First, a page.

A series of reports this week showed that oil supplies from Iran, the North Sea and the U.S. have declined. Continued decreases would likely squeeze global supplies, while demand is expected to rise to a record of about 90 million barrels per day this year.
Benchmark U.S. crude rose by US$1.02 to finish at $87.10 per barrel in New York, while Brent crude increased by 35 cents per barrel to $101.42 per barrel in London.
Barclay's analyst Paul Horsnell outlined the supply concerns in a research note on Friday.
—The U.S.: America's oil supplies swelled in June to 22-year highs. They've declined since then, including a surprising 4.7 million barrel drop last week. Supplies are falling as demand started to rise again in the U.S., driven by increased consumption of diesel and jet fuel. Refineries also have cranked up production of gasoline and other fuels to the highest level since September 2006.
—North Sea: Europe gets more than two million barrels of oil per day from Norway's wells in the North Sea. A strike by offshore oil workers slowed that production for weeks before the government forced a settlement. By the time it ended this week, the strike cut oil production by about five million barrels, Horsnell said. That will tighten European supplies just as it enforces an embargo of Iranian crude.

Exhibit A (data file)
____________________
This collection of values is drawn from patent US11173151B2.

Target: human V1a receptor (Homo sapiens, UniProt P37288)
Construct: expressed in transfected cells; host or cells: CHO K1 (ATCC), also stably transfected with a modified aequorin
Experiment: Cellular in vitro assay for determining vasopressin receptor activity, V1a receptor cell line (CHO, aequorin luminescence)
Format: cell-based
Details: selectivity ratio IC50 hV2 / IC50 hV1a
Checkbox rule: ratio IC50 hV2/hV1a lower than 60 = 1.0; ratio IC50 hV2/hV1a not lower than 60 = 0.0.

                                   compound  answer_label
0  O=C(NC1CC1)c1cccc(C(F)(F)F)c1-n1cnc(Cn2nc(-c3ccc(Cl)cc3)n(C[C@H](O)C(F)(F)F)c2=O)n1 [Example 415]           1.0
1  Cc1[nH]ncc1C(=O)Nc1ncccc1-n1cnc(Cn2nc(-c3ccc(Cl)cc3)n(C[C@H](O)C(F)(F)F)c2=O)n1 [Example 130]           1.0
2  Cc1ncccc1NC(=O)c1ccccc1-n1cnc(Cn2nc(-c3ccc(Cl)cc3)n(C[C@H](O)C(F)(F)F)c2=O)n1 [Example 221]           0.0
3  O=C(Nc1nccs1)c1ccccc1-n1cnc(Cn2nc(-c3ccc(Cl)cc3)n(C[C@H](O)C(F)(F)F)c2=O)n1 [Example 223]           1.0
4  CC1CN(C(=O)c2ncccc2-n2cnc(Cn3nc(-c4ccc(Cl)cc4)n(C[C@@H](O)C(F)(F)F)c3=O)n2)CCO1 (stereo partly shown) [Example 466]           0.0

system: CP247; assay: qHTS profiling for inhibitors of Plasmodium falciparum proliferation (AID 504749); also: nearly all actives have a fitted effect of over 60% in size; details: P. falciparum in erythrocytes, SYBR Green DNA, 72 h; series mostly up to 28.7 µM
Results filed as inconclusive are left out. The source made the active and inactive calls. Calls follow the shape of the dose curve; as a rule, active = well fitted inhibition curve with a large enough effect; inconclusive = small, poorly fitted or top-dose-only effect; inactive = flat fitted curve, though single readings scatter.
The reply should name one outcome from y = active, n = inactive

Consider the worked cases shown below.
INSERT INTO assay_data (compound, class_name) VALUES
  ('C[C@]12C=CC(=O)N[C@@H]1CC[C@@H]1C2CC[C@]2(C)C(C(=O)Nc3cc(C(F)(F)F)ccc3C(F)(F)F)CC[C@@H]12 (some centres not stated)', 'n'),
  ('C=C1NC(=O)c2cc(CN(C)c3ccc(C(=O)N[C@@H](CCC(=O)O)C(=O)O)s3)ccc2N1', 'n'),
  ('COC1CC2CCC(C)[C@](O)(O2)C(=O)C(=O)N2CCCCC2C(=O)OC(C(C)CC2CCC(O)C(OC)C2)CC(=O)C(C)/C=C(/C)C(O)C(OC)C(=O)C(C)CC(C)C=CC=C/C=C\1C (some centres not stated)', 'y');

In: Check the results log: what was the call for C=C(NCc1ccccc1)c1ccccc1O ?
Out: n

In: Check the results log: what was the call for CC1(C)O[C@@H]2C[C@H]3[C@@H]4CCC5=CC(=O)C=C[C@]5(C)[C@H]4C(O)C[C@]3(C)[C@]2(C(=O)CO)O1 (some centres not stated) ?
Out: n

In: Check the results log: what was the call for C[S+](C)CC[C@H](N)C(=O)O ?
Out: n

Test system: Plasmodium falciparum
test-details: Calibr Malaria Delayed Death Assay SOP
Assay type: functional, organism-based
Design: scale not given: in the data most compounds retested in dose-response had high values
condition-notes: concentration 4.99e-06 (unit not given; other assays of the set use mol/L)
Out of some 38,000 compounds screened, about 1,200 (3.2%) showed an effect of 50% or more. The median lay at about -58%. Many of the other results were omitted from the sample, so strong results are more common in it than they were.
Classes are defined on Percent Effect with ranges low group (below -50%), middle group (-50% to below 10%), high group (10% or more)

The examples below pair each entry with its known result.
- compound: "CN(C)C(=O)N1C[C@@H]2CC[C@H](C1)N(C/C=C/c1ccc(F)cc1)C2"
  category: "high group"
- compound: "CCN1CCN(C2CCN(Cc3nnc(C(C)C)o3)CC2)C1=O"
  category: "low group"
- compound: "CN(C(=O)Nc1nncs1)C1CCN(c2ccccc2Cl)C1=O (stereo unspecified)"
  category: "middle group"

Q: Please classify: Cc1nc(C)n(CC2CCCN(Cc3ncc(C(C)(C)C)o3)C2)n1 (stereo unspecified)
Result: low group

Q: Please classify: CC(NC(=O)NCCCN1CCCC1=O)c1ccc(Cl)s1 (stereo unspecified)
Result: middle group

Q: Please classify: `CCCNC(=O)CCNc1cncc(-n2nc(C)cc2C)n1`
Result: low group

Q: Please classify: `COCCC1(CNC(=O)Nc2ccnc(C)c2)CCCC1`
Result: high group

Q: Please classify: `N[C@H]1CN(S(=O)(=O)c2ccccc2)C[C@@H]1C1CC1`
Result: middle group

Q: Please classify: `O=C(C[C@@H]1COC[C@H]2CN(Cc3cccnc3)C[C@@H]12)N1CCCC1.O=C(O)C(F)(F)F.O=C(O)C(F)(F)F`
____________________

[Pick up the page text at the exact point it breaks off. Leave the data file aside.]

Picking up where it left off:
—Iran: Horsnell estimated that the European embargo has cut Iran's exports by half to one million barrels per day or less. The embargo is part of a broader effort by Western nations to force Iran to scale back its nuclear program. Iran's leaders have threatened to block a crucial Persian Gulf oil route in response to the sanctions.
As the embargo continues, "Iranian output and exports may well fall faster than markets are currently pricing," Horsnell said.
Iran continued to spar with the West over its nuclear program on Friday. State-run media reported that recent military exercises in Iran showed that its military has improved the accuracy and firing capabilities of its missiles. The reports, which confirmed a Pentagon assessment last month, followed new U.S. sanctions announced Thursday.
Oil prices had lacked a clear direction because of concerns about the global economy. The U.S. isn't adding enough jobs and Europe appears headed for another recession. China's burgeoning economy cooled off.
But on Friday, a report out of China soothed everyone's nerves. The world's second-largest economy is still growing, albeit at the slowest pace since 2009. The 7.6 per cent growth rate was in line with analysts' expectations.
"We're breathing a sigh of relief here," independent analyst Jim Ritterbusch said. "The market was looking for some bad numbers."
As China's economy slows, analysts said the U.S. and other countries will likely pursue new measures to spark growth.
In other futures trading, heating oil rose by 1.49 cents to end at $2.7882 per gallon and wholesale gas added a penny to finish at $2.8161 per gallon. Natural gas was unchanged, ending the week at $2.874 per 1,000 cubic feet.
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